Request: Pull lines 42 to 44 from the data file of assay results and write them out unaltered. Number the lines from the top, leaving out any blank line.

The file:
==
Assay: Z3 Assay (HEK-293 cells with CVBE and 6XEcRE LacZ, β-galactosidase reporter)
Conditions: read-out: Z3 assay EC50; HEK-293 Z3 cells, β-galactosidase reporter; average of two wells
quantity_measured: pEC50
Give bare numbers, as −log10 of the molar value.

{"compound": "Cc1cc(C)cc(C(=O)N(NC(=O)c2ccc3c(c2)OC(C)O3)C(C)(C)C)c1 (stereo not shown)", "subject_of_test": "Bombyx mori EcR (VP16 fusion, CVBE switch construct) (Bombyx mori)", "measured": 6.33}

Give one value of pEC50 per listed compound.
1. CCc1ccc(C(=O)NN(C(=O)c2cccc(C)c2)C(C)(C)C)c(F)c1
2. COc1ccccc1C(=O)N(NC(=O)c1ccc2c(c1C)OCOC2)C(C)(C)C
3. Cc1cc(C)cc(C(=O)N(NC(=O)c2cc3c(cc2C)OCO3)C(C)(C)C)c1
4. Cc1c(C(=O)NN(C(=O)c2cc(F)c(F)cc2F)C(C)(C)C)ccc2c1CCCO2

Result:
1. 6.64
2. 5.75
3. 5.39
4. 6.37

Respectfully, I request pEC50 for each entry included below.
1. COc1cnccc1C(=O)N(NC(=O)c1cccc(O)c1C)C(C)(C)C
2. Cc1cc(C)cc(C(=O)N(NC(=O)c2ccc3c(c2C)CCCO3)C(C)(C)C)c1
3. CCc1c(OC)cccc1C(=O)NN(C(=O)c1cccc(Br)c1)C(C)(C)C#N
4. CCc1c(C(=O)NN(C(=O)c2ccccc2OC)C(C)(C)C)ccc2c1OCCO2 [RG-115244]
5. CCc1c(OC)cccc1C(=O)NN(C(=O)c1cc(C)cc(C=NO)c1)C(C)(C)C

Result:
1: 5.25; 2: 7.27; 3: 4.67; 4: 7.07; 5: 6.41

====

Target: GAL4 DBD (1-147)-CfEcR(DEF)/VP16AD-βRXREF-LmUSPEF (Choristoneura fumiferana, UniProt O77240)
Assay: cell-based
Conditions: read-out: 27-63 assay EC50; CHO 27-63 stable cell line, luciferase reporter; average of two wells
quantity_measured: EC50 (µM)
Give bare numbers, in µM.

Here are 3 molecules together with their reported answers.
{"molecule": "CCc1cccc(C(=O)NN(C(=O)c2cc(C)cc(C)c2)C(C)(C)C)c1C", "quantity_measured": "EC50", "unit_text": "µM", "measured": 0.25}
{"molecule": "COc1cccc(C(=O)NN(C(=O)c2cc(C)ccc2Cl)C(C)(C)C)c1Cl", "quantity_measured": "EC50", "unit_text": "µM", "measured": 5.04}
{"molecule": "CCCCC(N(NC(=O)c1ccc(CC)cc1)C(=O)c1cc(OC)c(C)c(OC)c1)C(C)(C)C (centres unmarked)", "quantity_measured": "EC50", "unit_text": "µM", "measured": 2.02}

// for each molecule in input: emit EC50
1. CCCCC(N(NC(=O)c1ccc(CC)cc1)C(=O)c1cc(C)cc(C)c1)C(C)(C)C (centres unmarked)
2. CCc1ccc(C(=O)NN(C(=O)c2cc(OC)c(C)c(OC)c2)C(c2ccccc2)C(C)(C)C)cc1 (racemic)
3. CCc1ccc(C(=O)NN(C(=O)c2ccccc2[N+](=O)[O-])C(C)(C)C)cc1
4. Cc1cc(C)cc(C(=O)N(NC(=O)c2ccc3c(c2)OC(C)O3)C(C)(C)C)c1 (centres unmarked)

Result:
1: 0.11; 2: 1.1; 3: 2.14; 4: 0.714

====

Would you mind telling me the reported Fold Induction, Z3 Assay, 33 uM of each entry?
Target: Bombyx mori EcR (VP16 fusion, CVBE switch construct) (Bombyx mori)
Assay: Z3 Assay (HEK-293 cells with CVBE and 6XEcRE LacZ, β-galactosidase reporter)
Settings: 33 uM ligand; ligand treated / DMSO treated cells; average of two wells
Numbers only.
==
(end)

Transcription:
Would you mind telling me the reported Fold Induction, Z3 Assay, 33 uM of each entry?
Target: Bombyx mori EcR (VP16 fusion, CVBE switch construct) (Bombyx mori)
Assay: Z3 Assay (HEK-293 cells with CVBE and 6XEcRE LacZ, β-galactosidase reporter)